In the beauty of the lilies Christ was born across the sea,
With a glory in His bosom that transfigures you and me:
As He died to make men holy, let us live to make men free,
While God is marching on!

. . . from the BATTLE HYMN OF THE REPUBLIC

Thursday, May 7, 2009

Tom & Melany's Excellent Adventure: Ch. Three

As usual, I've been up to my eyeballs in other chores the last few days (lawn mowing, spring cleaning, etc.) and haven't had time to keep this blog properly updated. I've been home today to shampoo carpets after our dog Frank's semi-disastrous intestinal "eruption" two nights ago (believe me, you don't want to know the details), so at least I have a few minutes' extra time to post another installment of our April vacation saga. Bit by bit, your patience is being rewarded with an opportunity to share that delightful experience with us!

On Monday, April 20, we (me, Melany, Mom & Dad, and my sister Patti) spent some time in the morning on a search in the countryside south of Mandarin for the old Oesterreicher home featured in the book Pioneer Family, which included a small map indicating the property's location. Unfortunately, since we couldn't find any trace even of the old road that once led to the place, it seems likely that the explosive development in that area over the dozen years since the book's publication has erased it, or at least any feasible way to get to it. "Progress"?

We then stopped for lunch at a lovely restaurant called Barbara Jean's in Ponte Vedra Beach, on the Intercoastal Waterway between Mandarin and St. Augustine. I don't know too many places up North here where you can get a broiled catfish sandwich! Patti's already done a great post about our visit here, so I'll just send you there.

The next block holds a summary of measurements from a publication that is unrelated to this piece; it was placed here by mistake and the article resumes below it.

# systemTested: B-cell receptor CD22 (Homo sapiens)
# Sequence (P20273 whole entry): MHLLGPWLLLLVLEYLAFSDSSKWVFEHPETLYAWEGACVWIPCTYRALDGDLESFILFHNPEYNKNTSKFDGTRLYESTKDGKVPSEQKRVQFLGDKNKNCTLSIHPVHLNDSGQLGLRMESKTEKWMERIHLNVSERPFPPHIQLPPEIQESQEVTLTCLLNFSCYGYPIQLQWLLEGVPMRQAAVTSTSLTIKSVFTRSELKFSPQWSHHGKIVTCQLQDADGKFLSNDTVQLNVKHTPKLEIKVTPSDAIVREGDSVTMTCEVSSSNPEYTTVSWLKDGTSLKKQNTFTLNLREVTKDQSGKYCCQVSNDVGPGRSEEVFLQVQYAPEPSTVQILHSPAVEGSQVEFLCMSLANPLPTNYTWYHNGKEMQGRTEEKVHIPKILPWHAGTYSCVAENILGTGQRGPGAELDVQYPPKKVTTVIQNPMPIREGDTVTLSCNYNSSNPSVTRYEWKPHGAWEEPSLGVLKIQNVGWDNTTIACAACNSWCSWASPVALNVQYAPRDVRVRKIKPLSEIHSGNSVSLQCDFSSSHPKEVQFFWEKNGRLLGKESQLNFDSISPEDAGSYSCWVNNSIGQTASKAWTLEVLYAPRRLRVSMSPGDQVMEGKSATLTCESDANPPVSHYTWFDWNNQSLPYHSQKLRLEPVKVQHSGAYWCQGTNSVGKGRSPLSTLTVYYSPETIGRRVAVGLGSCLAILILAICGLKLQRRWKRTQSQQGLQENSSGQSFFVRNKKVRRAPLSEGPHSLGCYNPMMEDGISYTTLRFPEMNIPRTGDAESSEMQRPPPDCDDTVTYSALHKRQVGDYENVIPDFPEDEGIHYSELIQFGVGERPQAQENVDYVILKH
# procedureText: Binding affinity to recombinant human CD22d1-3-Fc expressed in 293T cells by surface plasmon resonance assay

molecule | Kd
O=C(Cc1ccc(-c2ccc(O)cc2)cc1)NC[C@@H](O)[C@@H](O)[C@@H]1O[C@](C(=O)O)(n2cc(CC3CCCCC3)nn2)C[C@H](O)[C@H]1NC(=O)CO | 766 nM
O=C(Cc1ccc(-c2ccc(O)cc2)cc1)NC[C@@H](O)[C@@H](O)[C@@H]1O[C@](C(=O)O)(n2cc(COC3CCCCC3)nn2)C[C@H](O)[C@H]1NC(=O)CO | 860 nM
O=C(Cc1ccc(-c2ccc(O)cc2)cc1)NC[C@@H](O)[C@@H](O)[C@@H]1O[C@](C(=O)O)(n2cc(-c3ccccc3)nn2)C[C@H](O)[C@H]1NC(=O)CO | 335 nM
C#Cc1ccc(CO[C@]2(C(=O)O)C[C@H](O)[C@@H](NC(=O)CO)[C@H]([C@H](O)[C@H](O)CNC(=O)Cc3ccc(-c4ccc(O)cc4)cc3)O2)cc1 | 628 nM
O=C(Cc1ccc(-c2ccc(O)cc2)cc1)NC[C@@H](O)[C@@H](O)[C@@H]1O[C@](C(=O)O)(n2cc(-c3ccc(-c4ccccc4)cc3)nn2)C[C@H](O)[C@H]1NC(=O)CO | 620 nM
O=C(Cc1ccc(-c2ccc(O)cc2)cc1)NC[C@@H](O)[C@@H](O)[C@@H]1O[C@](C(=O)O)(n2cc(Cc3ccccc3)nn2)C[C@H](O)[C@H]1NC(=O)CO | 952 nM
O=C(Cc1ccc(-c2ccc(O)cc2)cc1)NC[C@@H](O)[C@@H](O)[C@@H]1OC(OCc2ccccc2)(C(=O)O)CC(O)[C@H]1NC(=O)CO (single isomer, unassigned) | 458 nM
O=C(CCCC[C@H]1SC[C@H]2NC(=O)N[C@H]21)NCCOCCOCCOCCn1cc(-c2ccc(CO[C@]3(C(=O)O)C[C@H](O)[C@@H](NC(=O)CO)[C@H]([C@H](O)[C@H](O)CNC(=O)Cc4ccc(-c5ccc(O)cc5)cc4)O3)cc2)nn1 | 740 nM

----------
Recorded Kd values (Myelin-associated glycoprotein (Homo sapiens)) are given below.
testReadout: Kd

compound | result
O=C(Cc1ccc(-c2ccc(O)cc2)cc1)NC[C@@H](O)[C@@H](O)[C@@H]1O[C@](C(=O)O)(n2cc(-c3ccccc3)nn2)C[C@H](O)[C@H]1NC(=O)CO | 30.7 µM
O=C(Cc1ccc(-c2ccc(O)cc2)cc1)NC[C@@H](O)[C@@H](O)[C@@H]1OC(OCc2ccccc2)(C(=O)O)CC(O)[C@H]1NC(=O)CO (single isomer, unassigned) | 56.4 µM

After lunch Melany and Patti headed off to the Sloans' for an afternoon of sewing, while Mom & Dad and I headed into downtown Jacksonville and the Museum of Science and History (known locally as MOSH). For years, MOSH has been the home of the largest collection of Civil War artifacts ever recovered from one place--that is, the hold of the Maple Leaf (read about her here, here, and here), the Lake Ontario steamer-turned Union Army transport that struck a Confederate mine and sank in the St. Johns River in 1864. We found out at the front desk that, incredibly and most disappointingly, the exhibit was closed just a few months ago--boxed up and sent away to Talahassee, where it sits in storage! This definitely calls for an angry letter to MOSH and the State of Florida!

However, our afternoon wasn't a complete waste. For one thing, I got this great picture of the downtown Jacksonville waterfront!


And, just a few yards from MOSH on the edge of the St. Johns is the Jacksonville Maritime Museum, a small but fabulous collection of ship models, artifacts, and other displays focusing on the maritime history of Jacksonville and Florida's northeast coast. Among the models (see a few of them here) on display was an incredible one of the Maple Leaf, handmade in natural materials by Dennis Cannady of Beaufort, South Carolina--1/48 scale measuring 46 inches long and 30 inches tall. Below are several shots of the boat from various angles, which provide a good impression of its original size (look at the doorways, etc. and fit a man into them in your mind) and construction.


Another interesting exhibit at the Maritime Museum was a small collection of artifacts purportedly from the USS Columbine, another Union side-wheel boat sunk in the St. Johns River in May 1864 by a cavalry detachment under the command of Capt. J.J. Dickison, the legendary "Swamp Fox of the Confederacy." Interestingly, rosters of his unit include one "E.J. Hull." We have an ancestor named Ezekiel Josiah Hull who served as a Lieutenant in Co. G, 8th Florida Infantry until his medical discharge in April 1863. Could he have re-enlisted later and served under Capt. Dickison? That's one big question I hope to answer one day--if I ever find time for the research!

Also on display at the Maritime Museum was an impressive model of the famed USS Constitution, launched in 1797, which (the real thing, not the model!) we toured while in Boston 3 years ago.

After our Maritime Museum visit, we returned to Mom & Dad's for dinner (I think I grilled hot dogs) and rest--and I was happy as a clam!

Well, that's all for now. Stay tuned for the next episode of "Tom and Melany's Excellent Adventure," coming soon to a blog (namely, this one) near you!